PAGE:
Amid news reports suggesting that there may not be enough votes in the House to give President Obama the fast-track trade authority he is seeking, Speaker John Boehner (R-OH) has a message for the White House: Not my problem.
A bill that would authorize the president to deliver a pre-negotiated trade deal to Congress for an automatic up-or-down vote is in danger. Massive Democratic opposition combined with a significant minority of Republicans who are also against it, appear to leave the legislation short of the majority it needs to pass.
The opposition stems from very different causes. Democrats oppose fast track because they dislike the underlying Trans-Pacific Partnership – likely the first trade agreement the administration would deliver. They are concerned that it would open the door for businesses to ship jobs to countries where lost-cost workers don’t enjoy the same protections as their American counterparts. They also worry that while industry voices have been closely involved in the negotiations, other concerned parties, such as labor and environmental groups, have been excluded.
Republicans generally oppose fast track because it would alllow President Obama to decide what Congress votes on. Politico reported on Thursday morning that as many as 75 GOP members might vote against the bill.
The defections mean Boehner will not be able to get Trade Promotion Authority through the House on Republican votes only, but the Speaker made it clear that in his view, the House GOP conference is doing its part.
Speaking to the press late Thursday morning, Boehner said: “[O]ne thing is clear. There will be strong Republican support for Trade Promotion Authority. The other point you should keep in mind is that every Democrat leader in the House and Senate is opposed to giving the president what he’s asking for and the president needs to step up his game in terms of garnering more support amongst Democrats, especially here in the House.”
He said advocates of the deal have done enough to sell it to the public.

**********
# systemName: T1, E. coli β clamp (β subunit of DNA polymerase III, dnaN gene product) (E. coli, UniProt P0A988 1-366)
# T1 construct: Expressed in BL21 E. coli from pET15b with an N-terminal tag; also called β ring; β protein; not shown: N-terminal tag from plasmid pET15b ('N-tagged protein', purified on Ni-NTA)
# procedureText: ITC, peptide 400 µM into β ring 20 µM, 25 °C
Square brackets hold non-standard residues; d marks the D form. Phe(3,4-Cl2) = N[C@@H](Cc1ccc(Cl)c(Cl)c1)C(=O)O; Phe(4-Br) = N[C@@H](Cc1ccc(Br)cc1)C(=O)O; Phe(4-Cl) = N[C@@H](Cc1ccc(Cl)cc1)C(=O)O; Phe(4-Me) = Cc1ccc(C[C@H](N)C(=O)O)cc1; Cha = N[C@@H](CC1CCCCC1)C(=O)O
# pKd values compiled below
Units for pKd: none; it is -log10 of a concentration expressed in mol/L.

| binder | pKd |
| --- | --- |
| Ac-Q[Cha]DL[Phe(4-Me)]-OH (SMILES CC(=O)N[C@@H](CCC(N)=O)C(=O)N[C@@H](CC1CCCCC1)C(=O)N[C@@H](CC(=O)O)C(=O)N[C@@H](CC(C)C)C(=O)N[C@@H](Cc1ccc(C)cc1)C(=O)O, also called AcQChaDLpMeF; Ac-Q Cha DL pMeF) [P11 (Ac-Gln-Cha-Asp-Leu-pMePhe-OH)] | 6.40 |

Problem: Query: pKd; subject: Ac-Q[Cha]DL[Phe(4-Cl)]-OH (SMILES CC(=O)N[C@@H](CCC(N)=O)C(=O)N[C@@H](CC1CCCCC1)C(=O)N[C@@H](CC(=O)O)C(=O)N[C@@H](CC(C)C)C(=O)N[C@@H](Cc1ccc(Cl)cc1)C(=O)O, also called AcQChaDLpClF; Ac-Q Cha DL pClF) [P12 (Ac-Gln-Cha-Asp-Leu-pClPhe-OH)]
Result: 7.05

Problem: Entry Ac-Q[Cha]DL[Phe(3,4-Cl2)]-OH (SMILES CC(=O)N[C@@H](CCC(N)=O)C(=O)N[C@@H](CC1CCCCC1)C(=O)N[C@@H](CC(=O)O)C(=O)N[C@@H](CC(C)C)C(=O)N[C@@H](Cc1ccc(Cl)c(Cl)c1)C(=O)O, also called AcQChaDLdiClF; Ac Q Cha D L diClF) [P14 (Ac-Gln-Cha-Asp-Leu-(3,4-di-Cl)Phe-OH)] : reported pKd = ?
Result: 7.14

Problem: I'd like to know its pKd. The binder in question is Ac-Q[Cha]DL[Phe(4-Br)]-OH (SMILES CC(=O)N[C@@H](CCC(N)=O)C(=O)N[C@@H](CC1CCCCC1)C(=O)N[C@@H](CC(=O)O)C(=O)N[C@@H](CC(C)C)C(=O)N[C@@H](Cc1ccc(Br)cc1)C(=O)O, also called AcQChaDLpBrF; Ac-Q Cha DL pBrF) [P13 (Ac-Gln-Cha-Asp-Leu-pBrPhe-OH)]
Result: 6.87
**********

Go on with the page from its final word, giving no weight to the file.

“Trade has been very good for America,” Boehner said. “It’s created, frankly, millions of jobs in our country. But I don’t think those who are involved in trade have done a very good job of helping the American [people] understand the benefits of trade and why it’s good for America. That’s why we have this struggle every few years when it comes to a trade bill or when it comes to trade promotion authority.”
The struggle Boehner referred to is largely being instigated by Democrats, including Vermont Sen. Bernie Sanders, who today announced he is running for the presidency, and Massachusetts Sen. Elizabeth Warren, who many on the left want to run for president.
In an interview today with Vermont Public Radio, Sanders ripped into the deal. “If you want to understand why the middle class in America is disappearing and why we have more wealth and income inequality in America than we have had since the late 1920s, you have to address the issue of trade,” he said.
“All of the major corporations want to continue with this trade policy,” Sanders said. “Wall Street wants to continue this trade policy. The drug companies want to continue this trade policy. But organizations representing American workers and the environment… want new trade policies.”
If Obama is going to change the minds of Democrats like Sanders, he’s got his work cut out for him.
Top Reads from The Fiscal Times